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04-01-2021, 11:46 AM - 14 Likes   #1
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The challenge of the new Pentaprism

One of the Challenger stories, High-grade viewfinder system, reveals a particularly difficult development -- the new pentaprism. From previous product stories, we gained some insight into its motivation. Now we hear from the designers. The pandemic hampered the development for a reason that might not be obvious immediately.


High-grade viewfinder system Designed to achieve high standards | Challengers | PENTAX K-3 Mark III | RICOH IMAGING

"Development of high-refraction glass pentaprism"

"It was only after we began developing this new pentaprism, though, that we realized that we were faced with a formidable task, especially at the processing and assessment stages. High-refraction glass is a highly rigid and fragile material. It was extremely hard work to cut the prism’s edges at specific angles. Initially, we were planning to develop and process this pentaprism at our main pentaprism production factory in Vietnam, and started testing more than 200 production methods. But things didn’t go well.

Of course, when we relocated our pentaprism production facility from Japan to Vietnam, this also involved transferring our expertise and craftsmanship. It’s usually the case in situations such as this that Japanese engineers visit the overseas factory and go through a detailed, repeated verification process with the local staff. Because of the coronavirus pandemic, however, it was impossible for us to make this trip. In the end, we decided to set up a new facility in Japan where our engineering team could develop the technologies necessary to perfect the finishing process, the production step which demanded the largest amount of time. For instance, our engineers experimented with many different production methods and minute testing conditions, finding solutions through a trial-and-error approach in the end."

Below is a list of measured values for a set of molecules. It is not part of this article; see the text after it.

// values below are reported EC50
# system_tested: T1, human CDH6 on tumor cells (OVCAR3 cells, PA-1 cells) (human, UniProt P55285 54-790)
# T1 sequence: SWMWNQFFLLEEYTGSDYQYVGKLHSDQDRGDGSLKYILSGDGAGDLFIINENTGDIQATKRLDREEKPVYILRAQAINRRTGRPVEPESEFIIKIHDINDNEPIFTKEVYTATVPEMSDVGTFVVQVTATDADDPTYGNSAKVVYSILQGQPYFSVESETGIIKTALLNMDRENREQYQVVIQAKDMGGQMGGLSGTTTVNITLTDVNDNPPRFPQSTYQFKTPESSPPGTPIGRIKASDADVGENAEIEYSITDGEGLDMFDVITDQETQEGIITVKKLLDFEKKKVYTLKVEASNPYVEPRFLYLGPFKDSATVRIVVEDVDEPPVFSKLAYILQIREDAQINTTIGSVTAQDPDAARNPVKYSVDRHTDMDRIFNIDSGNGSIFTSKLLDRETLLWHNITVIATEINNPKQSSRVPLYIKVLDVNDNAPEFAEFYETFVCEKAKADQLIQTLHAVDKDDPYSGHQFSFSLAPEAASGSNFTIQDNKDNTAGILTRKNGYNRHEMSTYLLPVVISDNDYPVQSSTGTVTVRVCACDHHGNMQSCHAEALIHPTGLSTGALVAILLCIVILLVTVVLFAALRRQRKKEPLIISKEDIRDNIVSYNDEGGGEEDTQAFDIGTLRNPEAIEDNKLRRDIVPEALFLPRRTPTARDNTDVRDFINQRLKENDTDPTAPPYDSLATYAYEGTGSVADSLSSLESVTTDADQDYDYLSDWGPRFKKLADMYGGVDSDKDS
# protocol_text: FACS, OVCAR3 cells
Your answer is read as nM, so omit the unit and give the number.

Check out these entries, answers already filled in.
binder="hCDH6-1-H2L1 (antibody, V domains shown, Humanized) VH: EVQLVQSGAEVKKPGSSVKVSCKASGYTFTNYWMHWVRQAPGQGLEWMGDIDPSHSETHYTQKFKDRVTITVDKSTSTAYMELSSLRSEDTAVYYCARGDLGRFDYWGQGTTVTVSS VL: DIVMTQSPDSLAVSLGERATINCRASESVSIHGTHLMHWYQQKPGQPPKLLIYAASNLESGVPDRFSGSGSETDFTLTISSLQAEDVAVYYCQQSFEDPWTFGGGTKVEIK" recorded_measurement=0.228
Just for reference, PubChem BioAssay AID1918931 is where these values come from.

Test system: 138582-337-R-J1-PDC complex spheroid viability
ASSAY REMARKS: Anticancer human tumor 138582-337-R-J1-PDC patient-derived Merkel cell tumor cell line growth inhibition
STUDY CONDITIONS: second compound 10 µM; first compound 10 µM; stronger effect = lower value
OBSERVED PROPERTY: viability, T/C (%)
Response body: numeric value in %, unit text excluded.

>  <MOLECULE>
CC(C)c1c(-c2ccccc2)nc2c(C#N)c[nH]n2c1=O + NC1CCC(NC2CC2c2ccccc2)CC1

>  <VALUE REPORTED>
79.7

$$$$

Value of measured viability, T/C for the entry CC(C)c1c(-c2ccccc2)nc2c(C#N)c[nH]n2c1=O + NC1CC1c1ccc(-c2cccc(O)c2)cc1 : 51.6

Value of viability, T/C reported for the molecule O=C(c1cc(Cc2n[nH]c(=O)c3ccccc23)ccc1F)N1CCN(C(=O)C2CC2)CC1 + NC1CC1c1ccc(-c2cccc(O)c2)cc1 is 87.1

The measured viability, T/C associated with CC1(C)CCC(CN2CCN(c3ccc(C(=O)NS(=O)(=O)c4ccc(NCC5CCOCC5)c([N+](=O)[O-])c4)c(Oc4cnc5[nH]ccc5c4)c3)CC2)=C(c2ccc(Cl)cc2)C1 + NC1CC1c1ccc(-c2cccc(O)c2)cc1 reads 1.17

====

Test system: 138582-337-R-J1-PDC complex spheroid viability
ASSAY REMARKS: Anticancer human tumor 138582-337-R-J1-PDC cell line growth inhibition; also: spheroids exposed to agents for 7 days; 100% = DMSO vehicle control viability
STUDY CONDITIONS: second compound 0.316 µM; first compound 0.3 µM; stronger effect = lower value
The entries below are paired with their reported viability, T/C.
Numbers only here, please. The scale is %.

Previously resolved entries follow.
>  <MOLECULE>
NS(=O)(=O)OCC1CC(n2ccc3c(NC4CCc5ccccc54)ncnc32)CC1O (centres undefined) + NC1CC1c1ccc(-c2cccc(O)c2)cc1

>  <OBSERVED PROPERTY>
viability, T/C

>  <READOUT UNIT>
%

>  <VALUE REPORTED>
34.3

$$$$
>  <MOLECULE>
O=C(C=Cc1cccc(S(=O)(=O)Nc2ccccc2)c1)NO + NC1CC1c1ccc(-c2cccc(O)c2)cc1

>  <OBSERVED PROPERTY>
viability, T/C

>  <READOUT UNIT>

[my emphasis]


Incidentally, the physical characteristics of the prism suggest a plausible answer for the omission of GPS.

High-refraction glass is rigid and fragile > Need to protect it with a strong metal housing > Replace the conventional plastic prism cover with magnesium alloy > But the RF antennas would be shielded at the prism location > Move the antennas > Only have space for the wireless antennas > Could obtain location info from smartphone > Omit onboard GPS

Of course, there could be other reasons.

- Craig


Last edited by c.a.m; 04-01-2021 at 01:11 PM. Reason: grammar
04-01-2021, 12:03 PM   #2
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I must read that stuff - that's interesting!
04-01-2021, 12:05 PM - 4 Likes   #3
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The prism in the K-3iii is significantly larger than the one in the K-3ii. Not much room for the GPS antenna without making the housing much larger.

K-3ii

k-3iii

Last edited by Not a Number; 04-01-2021 at 12:11 PM.
04-01-2021, 06:27 PM - 2 Likes   #4
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One might think the now characteristics Pentax Pentaprism shape which was originally thought to be homage to heritage Asahi Optical pentaprism styling for the K1 launch could possibly have been implemented to make room for this new pentaprism technology. As others used mirrors or have eliminated the pentaprism altogether Ricoh Pentax forges into a unique specialization/ USP.

Unfortunately the communication of that USP is difficult because the average customer doesn’t care. Especially if it results in higher cost.

04-01-2021, 06:34 PM   #5
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QuoteOriginally posted by Not a Number Quote
The prism in the K-3iii is significantly larger than the one in the K-3ii. Not much room for the GPS antenna without making the housing much larger.
My phone has a GPS, I suspect if I took it apart it is so small I likely would be able to identify it. Maybe your right though, or maybe the just want to sell some of those GPS units.
04-01-2021, 06:51 PM - 2 Likes   #6
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QuoteOriginally posted by Belnan Quote
My phone has a GPS, I suspect if I took it apart it is so small I likely would be able to identify it. Maybe your right though, or maybe the just want to sell some of those GPS units.